According to a study earlier this year, it was found that 64% of Americans drink coffee every day. That’s roughly 400 million cups of coffee, with an average cup containing 95mg of caffeine. That’s a lot of caffeinated people, not to mention the decaf drinkers.
Are you part of the at-least-64%? If so, how do you prepare your coffee? There are so many options for coffee preparation that you can use a different method every day of the week for your making your cup… at least that’s the situation in our home.
We’ve gone through a number of drip coffee makers, including one that had a timer that ground the beans and brewed the coffee before we even wiggled a toe out of bed… but it sounded like a jet engine taking off, and we decided the convenience wasn’t worth the rude awakening.
After the jet-engine drip machine found its way to the local thrift shop, we switched to Keurig with refillable pods. We exhausted three of the refillable Keurig machines, before switching to manual pour-over and French press coffee makers, while the big and little Moka stovetop espresso brewers sat mostly unnoticed in a cabinet.
Our latest coffee-making tool is an AeroPress. The AeroPress is made up of a cylindrical chamber that holds your ground coffee, a plunger that fits inside to push out the coffee and water, a detachable filter cap and comes with lots of paper filters. You also get a paddle for stirring and a coffee scoop designed for this. It uses full immersion of finely ground coffee and perfectly extracts coffee’s flavor in a short period of time, resulting in a super smooth, rich cup of coffee.
I know that sounds like a lot to tackle pre-coffee, but once you get the hang of it, it’s quite easy. I don’t plan to drink hotel-room coffee ever again, now that we can pack the AeroPress. It’s also terrific for camping, where you might not have access to hot water but you have access to finely ground coffee and a bottled water for almost-instant cold brew. I see our future road trips with AeroPress cold brew in the making.
Here’s how you do it. Get your water heating to about 175 degrees F (this is when the bubbles first start to appear). Take the plunger out of the chamber (I don’t store ours inside the chamber since I read it was bad for the rubber part of the plunger). Put the filter in the cap (wet the filter to remove any “paper” taste). Reattach the filter cap on the chamber and stand it on a study mug.
For one serving, put one rounded scoop of finely ground coffee into the chamber, and give it a shake to level the coffee. Put it back on the mug, and add 175 degree F water to the number 1 that’s printed on the side of the chamber (there’s 1 through 4), or room temp water if you’re making a serving of cold brew.
Using the stirring paddle that comes with your AeroPress, stir it for about 10 seconds for hot brewing and 1 minute for cold brewing. Insert the plunger and press gently, until you feel resistance and hear kind of a hissing sound. That means you’ve pressed all the coffee beverage out of the chamber.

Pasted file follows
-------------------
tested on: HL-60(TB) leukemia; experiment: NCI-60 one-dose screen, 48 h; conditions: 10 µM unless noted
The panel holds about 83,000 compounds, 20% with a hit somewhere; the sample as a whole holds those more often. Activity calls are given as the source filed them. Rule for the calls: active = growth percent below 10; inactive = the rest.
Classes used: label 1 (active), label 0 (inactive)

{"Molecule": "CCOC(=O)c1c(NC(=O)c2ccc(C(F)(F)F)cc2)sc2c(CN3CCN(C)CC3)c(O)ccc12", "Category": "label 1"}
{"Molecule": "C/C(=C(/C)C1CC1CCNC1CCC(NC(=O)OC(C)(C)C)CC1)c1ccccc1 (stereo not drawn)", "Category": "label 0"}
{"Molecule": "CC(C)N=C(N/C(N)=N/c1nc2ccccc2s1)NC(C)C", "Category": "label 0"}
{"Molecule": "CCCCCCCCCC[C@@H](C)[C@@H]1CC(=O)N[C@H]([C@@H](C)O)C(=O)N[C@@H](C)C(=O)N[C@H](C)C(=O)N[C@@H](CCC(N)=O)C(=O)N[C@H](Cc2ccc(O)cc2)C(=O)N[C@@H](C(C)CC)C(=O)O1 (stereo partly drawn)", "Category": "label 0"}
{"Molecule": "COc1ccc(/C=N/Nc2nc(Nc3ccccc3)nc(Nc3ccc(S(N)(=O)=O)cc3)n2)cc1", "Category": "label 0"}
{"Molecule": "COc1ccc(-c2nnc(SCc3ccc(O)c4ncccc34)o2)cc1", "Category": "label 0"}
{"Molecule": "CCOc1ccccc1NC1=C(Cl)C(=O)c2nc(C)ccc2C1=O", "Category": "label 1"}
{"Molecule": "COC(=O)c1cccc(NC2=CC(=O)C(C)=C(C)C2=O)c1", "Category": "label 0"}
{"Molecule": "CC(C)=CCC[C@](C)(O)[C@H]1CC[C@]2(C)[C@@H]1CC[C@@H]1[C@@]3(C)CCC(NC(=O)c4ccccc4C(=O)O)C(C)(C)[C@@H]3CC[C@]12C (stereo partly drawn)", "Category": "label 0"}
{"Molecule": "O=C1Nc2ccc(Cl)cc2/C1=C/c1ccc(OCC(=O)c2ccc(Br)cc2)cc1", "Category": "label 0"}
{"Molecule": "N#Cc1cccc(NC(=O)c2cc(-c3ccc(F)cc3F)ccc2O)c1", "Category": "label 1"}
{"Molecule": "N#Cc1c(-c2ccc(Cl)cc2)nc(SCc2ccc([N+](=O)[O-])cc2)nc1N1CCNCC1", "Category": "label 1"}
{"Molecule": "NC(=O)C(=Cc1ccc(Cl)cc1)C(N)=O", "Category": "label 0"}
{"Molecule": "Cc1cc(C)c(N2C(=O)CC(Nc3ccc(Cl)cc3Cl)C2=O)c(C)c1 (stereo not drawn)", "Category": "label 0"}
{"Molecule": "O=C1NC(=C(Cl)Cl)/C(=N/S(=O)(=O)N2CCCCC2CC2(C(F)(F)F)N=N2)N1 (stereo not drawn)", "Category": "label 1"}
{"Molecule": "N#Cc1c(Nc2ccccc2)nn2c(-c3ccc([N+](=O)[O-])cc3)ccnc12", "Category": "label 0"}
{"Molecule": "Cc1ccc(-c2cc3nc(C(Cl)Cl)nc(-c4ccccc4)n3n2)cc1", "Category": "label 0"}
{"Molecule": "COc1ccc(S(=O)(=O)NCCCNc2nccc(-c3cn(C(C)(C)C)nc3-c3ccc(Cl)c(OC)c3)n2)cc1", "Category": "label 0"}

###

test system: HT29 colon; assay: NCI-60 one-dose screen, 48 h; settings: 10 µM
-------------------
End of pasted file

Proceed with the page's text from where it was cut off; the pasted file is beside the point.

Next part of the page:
At this point, you can drink it as a shot of espresso, add water to fill an 8 oz. mug for American coffee, add milk to fill the 8 oz. mug for a latte, or add ice water to fill that same size mug for cold brew.
I love the taste of the coffee that comes out of the AeroPress – there’s much lower acidity, no bitterness, and it can be used to make rich and smooth American style coffee, espresso or cold brew coffee.
The best thing, in my opinion, is that you can make one to four cups of coffee in about a minute. I always thought that four minutes in the French press was fast. One-minute coffee without bitterness is amazing, especially when you’re bleary-eyed and trying to make the morning beverage.
But, in case you need some cold brew tomorrow and don’t have an AeroPress, here’s how to make cold brew the old-fashioned way that I’ve used since I discovered cold brew, and will probably still use if I need a large amount. And remember, you don’t have to drink cold brew cold – you can add hot water to the concentrated coffee – it’s just brewed with cold water.
Cold Brew Coffee at Home
1 cup coarsely-ground coffee beans
4 cups cold water
Add ground coffee and cold water together in a large container (bowl or in a one-quart mason jar). Stir briefly to combine. Cover, and refrigerate for at least 12 hours (or up to 24 hours), or leave it on a safe spot on the kitchen counter.
Remove the container, and place a strainer covered with a cheesecloth in a second bowl or jar. Pour the coffee (and grounds) over the strainer, and wait a minute or two until the liquid has filtered through the strainer. Discard the grounds and remove the strainer.
Serve the coffee over ice, stirring in water to dilute the coffee at a 1:2 or 1:1 concentrate/water ratio, or to taste. Refrigerate the remaining coffee concentrate in a sealed container for up to 1 week.
To make iced coffee, pack a glass full of ice cubes. Fill glass 2/3 full with coffee liquid. Add healthy splash of half-and-half. Add 2-3 tablespoons sweetened condensed milk (or use maple syrup, honey, plain sugar or your sweetener of choice instead) and stir to combine. Taste and adjust half-and-half and/or sweetener as needed.